What happens when public infrastructure becomes part of the “Internet of Things?” In an opinion piece in the New York Times today, former Chicago Chief Data Officer Brett Goldstein explores the policy and privacy implications of smart cities:
We all interact daily with public infrastructure — roads, parks, mass transit, water supplies. Increasingly, this infrastructure contains sensors that collect and use data on our interactions with it. As the “Internet of things” evolves, the data held by public entities is a critical component of its architecture.
This data can be used to aid better decision-making and set smarter policies, says Goldstein, citing examples such as SFPark in San Francisco and variable speed limits on the London Orbital motorway. At the same time, it raises issues about how to balance privacy, efficiency, and transparency:
As we use technology and data to develop these systems and models of the future, we must be cautious to avoid the “creepy factor.” A clear and proven way to do this is through open and standards-based releases of data. We are seeing more and more administrations passing laws or orders to mandate the publishing of certain data—from Philadelphia to Chicago. A path in which the expansion of these networks walks hand in hand with transparency is one on which we can advance, with accountability.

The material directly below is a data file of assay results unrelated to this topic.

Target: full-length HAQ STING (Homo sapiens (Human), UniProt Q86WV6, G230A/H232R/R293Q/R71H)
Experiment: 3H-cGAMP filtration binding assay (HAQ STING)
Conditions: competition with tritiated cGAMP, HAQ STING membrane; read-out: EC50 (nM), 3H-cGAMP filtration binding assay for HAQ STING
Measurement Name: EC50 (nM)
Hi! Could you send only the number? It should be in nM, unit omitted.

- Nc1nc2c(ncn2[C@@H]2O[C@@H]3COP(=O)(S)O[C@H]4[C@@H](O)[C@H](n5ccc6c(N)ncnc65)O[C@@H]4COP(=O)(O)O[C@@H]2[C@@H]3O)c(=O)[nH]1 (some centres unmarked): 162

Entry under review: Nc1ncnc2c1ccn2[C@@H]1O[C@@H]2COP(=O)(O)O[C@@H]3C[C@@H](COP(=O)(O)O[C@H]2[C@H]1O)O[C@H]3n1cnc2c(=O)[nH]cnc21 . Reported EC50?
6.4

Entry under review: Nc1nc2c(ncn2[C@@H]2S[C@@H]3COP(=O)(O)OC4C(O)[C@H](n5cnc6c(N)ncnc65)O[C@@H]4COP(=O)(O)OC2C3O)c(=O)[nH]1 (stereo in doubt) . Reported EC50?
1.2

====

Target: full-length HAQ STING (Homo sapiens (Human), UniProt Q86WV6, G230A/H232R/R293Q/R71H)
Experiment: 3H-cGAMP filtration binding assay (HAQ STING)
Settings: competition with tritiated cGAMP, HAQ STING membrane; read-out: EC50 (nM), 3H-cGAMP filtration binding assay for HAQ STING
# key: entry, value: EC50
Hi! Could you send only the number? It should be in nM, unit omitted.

Goldstein and other expert practitioners discuss the issues surrounding release of open government data — and its implications for the future of our public institutions — in the forthcoming anthology “Beyond Transparency: Open Data and the Future of Civic Innovation” (a collaboration between Goldstein and Code for America). The book will be released in mid-October. Find out more here.
Read the full article on NYTimes.com.
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